Martin Wattenberg’s advice to me
Tonight I went to see Martin Wattenberg (from IBM’s Visual Communication Lab) talk about visualizing the patterns in Wikipedia edit histories (see history flow and chromogram). It was very fun, very interesting, and makes me think it’s possible to have a job that feels like play.
Afterwards I asked Martin if he had any advice for me, as I’m about to embark on my Masters thesis work, which is really just a big visualization project devoted to looking at people’s music collections. I was wondering what kinds of coding tools he’d recommend. (All of his Wikipedia visualizations were built in Java.) He said, “You’ve got one big question to answer first… Do you want to put this on the web, or not?” If I want it on the web, he says, go Flash; if not, try Processing. And he strongly suggested making it for the web, because that creates an instant community and lets the project take on a life of its own.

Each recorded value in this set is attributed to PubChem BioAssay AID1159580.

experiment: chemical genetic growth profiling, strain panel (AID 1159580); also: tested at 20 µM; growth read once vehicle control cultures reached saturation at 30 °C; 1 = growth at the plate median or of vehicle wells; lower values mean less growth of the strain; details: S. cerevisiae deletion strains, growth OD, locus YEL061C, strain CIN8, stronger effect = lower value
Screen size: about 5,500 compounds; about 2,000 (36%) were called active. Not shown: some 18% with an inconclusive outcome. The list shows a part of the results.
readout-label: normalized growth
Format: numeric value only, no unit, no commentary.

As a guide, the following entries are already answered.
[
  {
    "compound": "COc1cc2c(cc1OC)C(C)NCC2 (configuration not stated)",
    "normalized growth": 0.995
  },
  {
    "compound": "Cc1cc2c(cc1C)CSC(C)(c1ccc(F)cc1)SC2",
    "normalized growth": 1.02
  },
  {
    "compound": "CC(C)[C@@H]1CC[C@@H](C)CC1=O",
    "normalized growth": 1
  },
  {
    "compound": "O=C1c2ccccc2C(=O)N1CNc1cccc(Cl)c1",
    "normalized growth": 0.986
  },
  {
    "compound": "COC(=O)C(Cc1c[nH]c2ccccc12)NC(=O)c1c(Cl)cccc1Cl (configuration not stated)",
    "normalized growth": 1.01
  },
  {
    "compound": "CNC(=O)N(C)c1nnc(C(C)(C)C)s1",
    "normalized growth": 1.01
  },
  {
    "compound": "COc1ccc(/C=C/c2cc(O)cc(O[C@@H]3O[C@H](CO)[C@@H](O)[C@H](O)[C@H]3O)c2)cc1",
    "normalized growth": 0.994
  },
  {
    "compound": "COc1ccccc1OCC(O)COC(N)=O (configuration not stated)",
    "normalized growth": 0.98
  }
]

Thursday, November 15, 7-9 pm
Visualizing Wikipedia: A tale of life, love, and bureaucracy
Martin Wattenberg and Fernanda Viegas (in spirit) , IBM Visual Communication Lab
Abstract: We report on Wikipedia’s evolution from a curiosity to a point of first
reference for millions. Applying data visualization techniques to
Wikipedia’s historical archives uncovers a story in three acts: life, love,
and bureaucracy. “Life” refers to the impressive ability of Wikipedia to
heal itself after vandalism and errors. “Love” is reflected in the
overwhelming scale of individual production and the passion shown by devoted
editors. And bureaucracy–an unexpected aspect of a free-spirited
community–is becoming prevalent as the site scales, with emerging
formalized processes and roles that help ensure quality.